Saturday, March 11, 2017

How Does an Unusual Practice Become a Norm?

About a year ago, the author wrote about how few people here in Iringa carry umbrellas and do not mind being in the rain.  It was just another when the author was taking a motorcycle taxi across town when the rains started to fall heavily.  The author did have an umbrella in his hand, but the motorcycle was going way too fast for it to be opened.  Even as the drizzles turned into downpours, the author did not even attempt to get the motorcycle driver to slow down or stop. As his clothes grew wetter from the rains, he realized that he stopped minding being in the rains...in a way more Tanzanian, maybe.

Not that he enjoys having his shirts and pants soaked in rainwater.  The feelings of spending the whole day in wet fabric obviously is not a pleasant one.  But somehow, after many experiences of being caught in the rains expectedly out in the middle of nowhere, the idea of being soaked in the rains have become a norm, uncomfortable but acceptable, undesirable but normal.  He is no longer bothered by getting wet, and simply get on with what needs to be done while being wet.  Gone are the feelings of urgent need to go home and slip into something dry and warm.

It is a mentality that echoes the post-Ivy League education disappointment.  One would feel entitled to greatness, along with all its supposed luxuries, comforts, riches, and resources, but instead one gradually comes to the realization that all of the supposed entitlements are bare mirages that stem only from empty promises and even emptier expectations.  Even when working hard and doing everything correctly and diligently, there is only so much that one can get, and many others, even as basic as dry and comforting clothing, are not guaranteed.

Over time, one simply becomes okay with that fact.  One acknowledges that one will continue to face disappointments, in career advancements, academic achievements, the standard of living, or just life in general.  And one began to think that is okay, and being disappointed is more normal than not being disappointed.  One simply begins to accept and appreciate the disappointments, making them the part of daily life, and enjoying them to the best of one's tolerance.  Perhaps one even learn to enjoy them, love them, in ways one never thought it would have been possible or acceptable.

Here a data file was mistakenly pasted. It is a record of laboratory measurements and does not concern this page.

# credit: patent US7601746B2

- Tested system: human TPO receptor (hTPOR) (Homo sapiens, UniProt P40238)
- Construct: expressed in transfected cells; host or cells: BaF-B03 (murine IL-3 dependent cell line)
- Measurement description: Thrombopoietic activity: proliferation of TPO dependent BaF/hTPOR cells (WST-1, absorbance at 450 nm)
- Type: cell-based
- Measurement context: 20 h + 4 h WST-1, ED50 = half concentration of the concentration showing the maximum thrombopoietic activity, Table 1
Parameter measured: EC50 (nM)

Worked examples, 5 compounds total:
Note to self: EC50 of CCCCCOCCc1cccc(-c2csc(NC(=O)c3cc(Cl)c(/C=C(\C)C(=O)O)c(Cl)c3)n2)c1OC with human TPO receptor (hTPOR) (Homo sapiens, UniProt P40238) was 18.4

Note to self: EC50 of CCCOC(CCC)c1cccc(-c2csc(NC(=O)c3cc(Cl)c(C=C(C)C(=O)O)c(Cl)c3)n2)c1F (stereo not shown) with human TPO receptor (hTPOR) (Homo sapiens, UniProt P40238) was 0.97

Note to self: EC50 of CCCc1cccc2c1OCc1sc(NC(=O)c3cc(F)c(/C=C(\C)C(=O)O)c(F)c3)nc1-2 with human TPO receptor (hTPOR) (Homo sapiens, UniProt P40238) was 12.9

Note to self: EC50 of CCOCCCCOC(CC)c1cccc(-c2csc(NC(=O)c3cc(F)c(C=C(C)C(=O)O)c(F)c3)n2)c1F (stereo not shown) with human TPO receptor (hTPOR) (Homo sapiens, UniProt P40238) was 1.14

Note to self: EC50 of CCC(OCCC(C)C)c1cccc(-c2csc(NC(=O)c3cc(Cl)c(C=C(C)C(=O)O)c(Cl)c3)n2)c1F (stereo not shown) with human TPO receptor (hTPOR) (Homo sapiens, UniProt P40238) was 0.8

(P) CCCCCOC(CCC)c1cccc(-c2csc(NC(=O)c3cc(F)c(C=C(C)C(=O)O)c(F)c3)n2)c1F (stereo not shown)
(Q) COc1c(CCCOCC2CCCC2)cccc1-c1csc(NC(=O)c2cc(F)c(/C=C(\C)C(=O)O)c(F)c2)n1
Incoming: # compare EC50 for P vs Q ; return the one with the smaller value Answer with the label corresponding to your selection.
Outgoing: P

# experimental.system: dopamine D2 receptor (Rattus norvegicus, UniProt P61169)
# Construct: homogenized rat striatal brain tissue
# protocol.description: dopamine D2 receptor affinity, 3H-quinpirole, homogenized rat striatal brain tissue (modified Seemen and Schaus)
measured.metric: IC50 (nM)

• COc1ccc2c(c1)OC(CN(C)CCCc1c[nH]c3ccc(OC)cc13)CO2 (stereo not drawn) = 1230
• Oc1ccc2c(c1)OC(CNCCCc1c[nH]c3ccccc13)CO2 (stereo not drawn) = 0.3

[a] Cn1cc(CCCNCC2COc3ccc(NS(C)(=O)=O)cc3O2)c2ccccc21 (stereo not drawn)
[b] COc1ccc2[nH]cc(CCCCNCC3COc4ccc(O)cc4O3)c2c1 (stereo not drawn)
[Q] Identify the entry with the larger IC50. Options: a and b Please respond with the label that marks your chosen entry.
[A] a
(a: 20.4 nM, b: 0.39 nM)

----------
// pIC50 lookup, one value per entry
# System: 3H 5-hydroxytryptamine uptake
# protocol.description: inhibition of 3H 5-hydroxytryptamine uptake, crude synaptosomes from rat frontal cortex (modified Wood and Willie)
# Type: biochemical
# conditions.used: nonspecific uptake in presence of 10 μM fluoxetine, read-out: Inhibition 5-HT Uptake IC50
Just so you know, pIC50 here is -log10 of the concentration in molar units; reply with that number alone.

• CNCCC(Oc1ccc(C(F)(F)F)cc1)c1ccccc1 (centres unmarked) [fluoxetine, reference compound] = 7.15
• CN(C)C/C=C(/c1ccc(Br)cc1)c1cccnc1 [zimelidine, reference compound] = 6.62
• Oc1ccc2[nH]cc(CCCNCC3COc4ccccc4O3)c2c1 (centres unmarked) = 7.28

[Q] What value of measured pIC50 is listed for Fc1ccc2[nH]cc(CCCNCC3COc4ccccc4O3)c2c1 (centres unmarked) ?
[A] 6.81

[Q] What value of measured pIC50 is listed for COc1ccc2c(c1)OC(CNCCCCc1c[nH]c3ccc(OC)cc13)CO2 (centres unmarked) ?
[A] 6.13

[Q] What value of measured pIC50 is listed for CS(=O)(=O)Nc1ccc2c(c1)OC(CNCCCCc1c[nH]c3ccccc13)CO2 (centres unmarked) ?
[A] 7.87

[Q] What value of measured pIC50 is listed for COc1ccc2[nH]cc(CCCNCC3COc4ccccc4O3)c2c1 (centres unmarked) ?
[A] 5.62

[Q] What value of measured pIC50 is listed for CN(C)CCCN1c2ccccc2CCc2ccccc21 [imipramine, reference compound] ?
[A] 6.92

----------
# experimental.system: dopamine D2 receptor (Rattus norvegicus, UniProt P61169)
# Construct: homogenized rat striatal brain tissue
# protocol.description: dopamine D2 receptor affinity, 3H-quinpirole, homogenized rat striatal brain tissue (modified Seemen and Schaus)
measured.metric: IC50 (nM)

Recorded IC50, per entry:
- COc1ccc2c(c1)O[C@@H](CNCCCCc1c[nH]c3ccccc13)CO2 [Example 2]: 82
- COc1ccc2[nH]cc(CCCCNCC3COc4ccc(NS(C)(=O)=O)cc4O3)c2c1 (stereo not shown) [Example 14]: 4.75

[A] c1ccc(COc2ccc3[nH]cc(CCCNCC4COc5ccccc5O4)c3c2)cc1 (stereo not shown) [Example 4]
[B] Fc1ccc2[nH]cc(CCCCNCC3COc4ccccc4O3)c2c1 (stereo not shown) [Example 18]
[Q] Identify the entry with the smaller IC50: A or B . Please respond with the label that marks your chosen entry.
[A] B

Being stuck in the downpours on the back of a speeding motorcycle is one of such scenarios.  If one is certain to get soaking wet, one might as well enjoy this deep connection with nature.  If one has no time to go home and change, one might as well learn to love the feeling of wet fabric touching the skins.  As ludicrous as this mentality sounds, with repeated experiences of the same, the feeling of dismay simply goes away, leaving behind only a sense of serendipity that tells one that, well, the situation is actually not as bad as one would have imagined.

Gone is the sense of anger that things are not going according to plan.  Gone are the feelings that one deserves better.  Gone are the accusations of how the situation is not nearly as optimal as it ought to be.  The only feeling left is solemn acceptance of the reality, without any attempts to judge whether it is good or bad.  One stops comparing the current situation with something or somewhere else.  Being soaked in the rain just means being soaked in the rain; there is no need to think about what is it like to be dry or what can one do to not be soaked more.

The readers of this blog would have been appalled by its many open and blatant criticisms of African life, and perhaps thought of how the locals can tolerate such abysmal conditions without making concrete efforts to change the status quo.  The thing is, once one is used to the reality, one no longer thinks of it as abysmal, or indeed, negative in any way.  It is simply the reality, without any connotations attached to it.  To change it is to introduce the unfamiliar, a risky proposition that have its own set of costs.  Rather face that uncertainty, why not just accept the current reality as it is?

Th author certainly felt that way as he faced the rains on the back of the motorcycle.  He was going to get wet anyways even if the motorcycle immediately sought out a covered location to wait out the rains.  It was simply matter of different degrees in wetness.  So if the author was going to get wet, why not just get wet, without thinking about how wet?  If wet is an acceptable condition, then does it really matter to what magnitude that wetness exists?  If so, why bother even making the efforts to be less wet?  Perhaps this is the line of logic that help people form mediocre norms.  

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